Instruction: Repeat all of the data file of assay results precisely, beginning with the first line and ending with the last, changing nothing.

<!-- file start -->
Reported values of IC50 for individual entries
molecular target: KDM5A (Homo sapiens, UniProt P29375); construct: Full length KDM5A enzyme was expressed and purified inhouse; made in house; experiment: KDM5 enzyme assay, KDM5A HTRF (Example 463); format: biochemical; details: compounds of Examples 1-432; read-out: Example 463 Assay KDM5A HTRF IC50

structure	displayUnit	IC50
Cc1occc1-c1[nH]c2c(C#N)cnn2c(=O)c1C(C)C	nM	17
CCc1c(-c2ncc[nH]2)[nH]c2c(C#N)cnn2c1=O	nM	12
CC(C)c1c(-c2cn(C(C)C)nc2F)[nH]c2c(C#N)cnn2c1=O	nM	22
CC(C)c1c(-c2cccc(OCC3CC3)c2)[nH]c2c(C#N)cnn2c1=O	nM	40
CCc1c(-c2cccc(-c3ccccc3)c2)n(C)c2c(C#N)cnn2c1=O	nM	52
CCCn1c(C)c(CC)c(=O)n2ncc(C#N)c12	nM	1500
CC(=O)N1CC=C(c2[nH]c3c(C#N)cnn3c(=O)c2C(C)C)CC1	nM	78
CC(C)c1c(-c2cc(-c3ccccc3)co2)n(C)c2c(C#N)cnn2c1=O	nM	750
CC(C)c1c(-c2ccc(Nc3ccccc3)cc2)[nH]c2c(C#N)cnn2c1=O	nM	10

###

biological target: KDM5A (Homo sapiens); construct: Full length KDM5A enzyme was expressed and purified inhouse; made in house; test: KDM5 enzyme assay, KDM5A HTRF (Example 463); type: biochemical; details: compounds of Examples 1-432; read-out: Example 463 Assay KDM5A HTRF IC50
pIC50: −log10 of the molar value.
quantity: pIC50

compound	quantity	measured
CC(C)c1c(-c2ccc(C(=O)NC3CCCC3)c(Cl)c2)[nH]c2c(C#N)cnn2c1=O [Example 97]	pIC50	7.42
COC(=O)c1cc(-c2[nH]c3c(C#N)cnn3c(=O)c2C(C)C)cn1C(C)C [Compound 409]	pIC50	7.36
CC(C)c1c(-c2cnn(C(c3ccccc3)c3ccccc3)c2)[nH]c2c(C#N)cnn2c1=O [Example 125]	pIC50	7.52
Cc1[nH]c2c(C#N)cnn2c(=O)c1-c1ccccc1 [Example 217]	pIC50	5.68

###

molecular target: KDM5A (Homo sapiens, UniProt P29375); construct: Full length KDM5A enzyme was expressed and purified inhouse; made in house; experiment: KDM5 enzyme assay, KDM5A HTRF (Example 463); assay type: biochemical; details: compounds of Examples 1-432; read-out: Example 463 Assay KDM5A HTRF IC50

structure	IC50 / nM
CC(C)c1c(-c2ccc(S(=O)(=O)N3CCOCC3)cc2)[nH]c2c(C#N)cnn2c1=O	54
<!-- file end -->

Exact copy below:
Reported values of IC50 for individual entries
molecular target: KDM5A (Homo sapiens, UniProt P29375); construct: Full length KDM5A enzyme was expressed and purified inhouse; made in house; experiment: KDM5 enzyme assay, KDM5A HTRF (Example 463); format: biochemical; details: compounds of Examples 1-432; read-out: Example 463 Assay KDM5A HTRF IC50

structure	displayUnit	IC50
Cc1occc1-c1[nH]c2c(C#N)cnn2c(=O)c1C(C)C	nM	17
CCc1c(-c2ncc[nH]2)[nH]c2c(C#N)cnn2c1=O	nM	12
CC(C)c1c(-c2cn(C(C)C)nc2F)[nH]c2c(C#N)cnn2c1=O	nM	22
CC(C)c1c(-c2cccc(OCC3CC3)c2)[nH]c2c(C#N)cnn2c1=O	nM	40
CCc1c(-c2cccc(-c3ccccc3)c2)n(C)c2c(C#N)cnn2c1=O	nM	52
CCCn1c(C)c(CC)c(=O)n2ncc(C#N)c12	nM	1500
CC(=O)N1CC=C(c2[nH]c3c(C#N)cnn3c(=O)c2C(C)C)CC1	nM	78
CC(C)c1c(-c2cc(-c3ccccc3)co2)n(C)c2c(C#N)cnn2c1=O	nM	750
CC(C)c1c(-c2ccc(Nc3ccccc3)cc2)[nH]c2c(C#N)cnn2c1=O	nM	10

###

biological target: KDM5A (Homo sapiens); construct: Full length KDM5A enzyme was expressed and purified inhouse; made in house; test: KDM5 enzyme assay, KDM5A HTRF (Example 463); type: biochemical; details: compounds of Examples 1-432; read-out: Example 463 Assay KDM5A HTRF IC50
pIC50: −log10 of the molar value.
quantity: pIC50

compound	quantity	measured
CC(C)c1c(-c2ccc(C(=O)NC3CCCC3)c(Cl)c2)[nH]c2c(C#N)cnn2c1=O [Example 97]	pIC50	7.42
COC(=O)c1cc(-c2[nH]c3c(C#N)cnn3c(=O)c2C(C)C)cn1C(C)C [Compound 409]	pIC50	7.36
CC(C)c1c(-c2cnn(C(c3ccccc3)c3ccccc3)c2)[nH]c2c(C#N)cnn2c1=O [Example 125]	pIC50	7.52
Cc1[nH]c2c(C#N)cnn2c(=O)c1-c1ccccc1 [Example 217]	pIC50	5.68

###

molecular target: KDM5A (Homo sapiens, UniProt P29375); construct: Full length KDM5A enzyme was expressed and purified inhouse; made in house; experiment: KDM5 enzyme assay, KDM5A HTRF (Example 463); assay type: biochemical; details: compounds of Examples 1-432; read-out: Example 463 Assay KDM5A HTRF IC50

structure	IC50 / nM
CC(C)c1c(-c2ccc(S(=O)(=O)N3CCOCC3)cc2)[nH]c2c(C#N)cnn2c1=O	54